The human rights organization Minority Rights Group International is condemning Sudan’s refusal to allow UN peacekeeping troops in Darfur. MRG is calling on the Khartoum government to reverse its decision if it’s serious about wanting peace in the region.
Zoe Gray is the group’s conflict and genocide prevention officer. From London, she spoke to VOA English to Africa Service reporter Joe De Capua about the situation in Darfur.
“The first thing that we want to highlight is the need for UN troops to go into Sudan. As the violence is escalating in the last month or so, there have been about 25,000 more people displaced. Aid workers have been targeted increasingly. It’s the whole conflict showing really worrying signs of escalating further and further. And it’s absolutely critical that the UN goes in to Sudan.”
Gray says the AU forces in Darfur have insufficient resources to do the job. “It is failing to protect civilians there. Women are being targeted and raped increasingly.” MRG says two of the ethnic groups being targeted are the Fur and Masalait.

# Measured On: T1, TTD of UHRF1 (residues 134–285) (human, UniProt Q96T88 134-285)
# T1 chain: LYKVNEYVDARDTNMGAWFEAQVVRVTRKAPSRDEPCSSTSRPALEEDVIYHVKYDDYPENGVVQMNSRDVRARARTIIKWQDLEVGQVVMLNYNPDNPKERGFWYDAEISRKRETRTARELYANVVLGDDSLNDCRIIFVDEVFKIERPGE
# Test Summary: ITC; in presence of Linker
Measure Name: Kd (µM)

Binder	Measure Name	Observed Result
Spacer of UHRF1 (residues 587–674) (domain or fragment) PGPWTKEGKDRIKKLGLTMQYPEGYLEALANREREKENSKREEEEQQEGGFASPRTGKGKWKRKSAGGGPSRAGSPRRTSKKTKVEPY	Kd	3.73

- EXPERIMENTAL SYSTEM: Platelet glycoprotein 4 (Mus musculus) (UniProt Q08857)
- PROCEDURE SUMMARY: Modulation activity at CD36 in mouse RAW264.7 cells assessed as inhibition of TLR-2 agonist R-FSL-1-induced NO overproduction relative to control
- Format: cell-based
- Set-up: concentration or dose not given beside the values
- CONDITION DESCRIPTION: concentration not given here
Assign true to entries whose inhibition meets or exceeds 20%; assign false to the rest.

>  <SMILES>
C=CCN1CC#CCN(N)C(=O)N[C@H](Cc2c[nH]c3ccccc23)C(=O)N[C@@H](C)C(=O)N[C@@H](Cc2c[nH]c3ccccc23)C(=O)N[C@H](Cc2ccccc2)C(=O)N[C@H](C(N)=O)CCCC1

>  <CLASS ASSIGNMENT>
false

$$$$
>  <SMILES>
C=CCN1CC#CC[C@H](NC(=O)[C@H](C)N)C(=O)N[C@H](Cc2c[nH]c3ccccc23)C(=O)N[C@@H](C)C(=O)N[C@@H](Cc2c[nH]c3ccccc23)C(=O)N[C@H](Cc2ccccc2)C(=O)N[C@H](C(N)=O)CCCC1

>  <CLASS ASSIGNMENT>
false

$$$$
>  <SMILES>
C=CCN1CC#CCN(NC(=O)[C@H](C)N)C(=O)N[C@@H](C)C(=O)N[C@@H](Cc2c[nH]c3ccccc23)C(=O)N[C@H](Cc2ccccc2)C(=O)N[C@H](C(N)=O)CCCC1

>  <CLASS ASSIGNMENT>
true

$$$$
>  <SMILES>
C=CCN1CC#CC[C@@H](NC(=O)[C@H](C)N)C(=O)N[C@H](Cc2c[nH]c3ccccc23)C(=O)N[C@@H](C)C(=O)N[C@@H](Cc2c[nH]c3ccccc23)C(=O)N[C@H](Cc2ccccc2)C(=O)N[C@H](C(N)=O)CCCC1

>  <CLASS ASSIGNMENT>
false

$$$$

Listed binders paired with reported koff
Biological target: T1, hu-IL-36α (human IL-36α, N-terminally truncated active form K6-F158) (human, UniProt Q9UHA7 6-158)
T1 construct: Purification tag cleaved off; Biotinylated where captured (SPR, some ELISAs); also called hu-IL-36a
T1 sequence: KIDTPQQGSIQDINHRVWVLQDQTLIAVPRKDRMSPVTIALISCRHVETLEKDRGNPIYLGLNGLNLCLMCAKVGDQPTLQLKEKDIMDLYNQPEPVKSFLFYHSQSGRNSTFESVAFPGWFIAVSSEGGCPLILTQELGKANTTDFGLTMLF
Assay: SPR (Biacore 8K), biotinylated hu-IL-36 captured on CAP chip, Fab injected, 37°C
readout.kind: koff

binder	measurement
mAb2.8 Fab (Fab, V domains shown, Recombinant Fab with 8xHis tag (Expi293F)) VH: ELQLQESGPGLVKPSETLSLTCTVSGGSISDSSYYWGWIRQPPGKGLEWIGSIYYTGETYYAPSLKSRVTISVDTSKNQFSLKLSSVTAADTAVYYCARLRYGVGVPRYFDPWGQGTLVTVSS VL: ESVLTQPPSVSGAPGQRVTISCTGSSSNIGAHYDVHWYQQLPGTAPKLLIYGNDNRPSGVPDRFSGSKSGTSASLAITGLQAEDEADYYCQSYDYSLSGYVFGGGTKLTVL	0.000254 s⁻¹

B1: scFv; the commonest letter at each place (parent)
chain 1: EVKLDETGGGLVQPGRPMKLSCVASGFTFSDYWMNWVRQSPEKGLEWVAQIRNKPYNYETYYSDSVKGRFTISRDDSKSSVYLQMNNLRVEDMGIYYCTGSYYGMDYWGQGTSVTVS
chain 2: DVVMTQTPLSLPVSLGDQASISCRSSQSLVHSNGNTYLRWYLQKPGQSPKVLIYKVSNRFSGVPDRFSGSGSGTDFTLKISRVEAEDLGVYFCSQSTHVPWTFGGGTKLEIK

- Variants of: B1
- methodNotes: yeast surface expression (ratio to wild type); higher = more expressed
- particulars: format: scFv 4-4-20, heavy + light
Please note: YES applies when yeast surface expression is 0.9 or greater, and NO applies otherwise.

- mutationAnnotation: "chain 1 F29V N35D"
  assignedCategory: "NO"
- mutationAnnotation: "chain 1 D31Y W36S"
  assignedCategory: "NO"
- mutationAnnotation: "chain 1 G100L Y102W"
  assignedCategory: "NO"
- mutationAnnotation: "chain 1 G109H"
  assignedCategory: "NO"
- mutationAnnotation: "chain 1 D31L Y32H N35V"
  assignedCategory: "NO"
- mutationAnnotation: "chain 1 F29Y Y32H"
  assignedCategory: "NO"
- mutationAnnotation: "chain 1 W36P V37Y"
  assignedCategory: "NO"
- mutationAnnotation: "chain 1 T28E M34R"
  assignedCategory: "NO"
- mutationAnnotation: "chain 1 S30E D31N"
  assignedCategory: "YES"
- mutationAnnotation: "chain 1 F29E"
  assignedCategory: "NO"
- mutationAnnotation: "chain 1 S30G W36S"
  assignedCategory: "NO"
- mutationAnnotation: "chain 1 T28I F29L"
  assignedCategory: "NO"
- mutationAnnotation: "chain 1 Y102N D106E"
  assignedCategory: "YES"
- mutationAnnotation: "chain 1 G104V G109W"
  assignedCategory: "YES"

Sudan says deployment of UN troops in Darfur would violate its sovereignty and that any country taking part would be considered an enemy. Gray responds, “Coming up (Sept. 17th) there’s going to be a worldwide day for Darfur. Now, the day for Darfur is going to be on the one-year anniversary of the agreed responsibility to protect. So member states of the UN have agreed sovereignty is not an excuse for targeting civilians and for being complicit in the targeting of civilians. What the Sudanese government is suggesting we would totally disagree with and totally condemn.”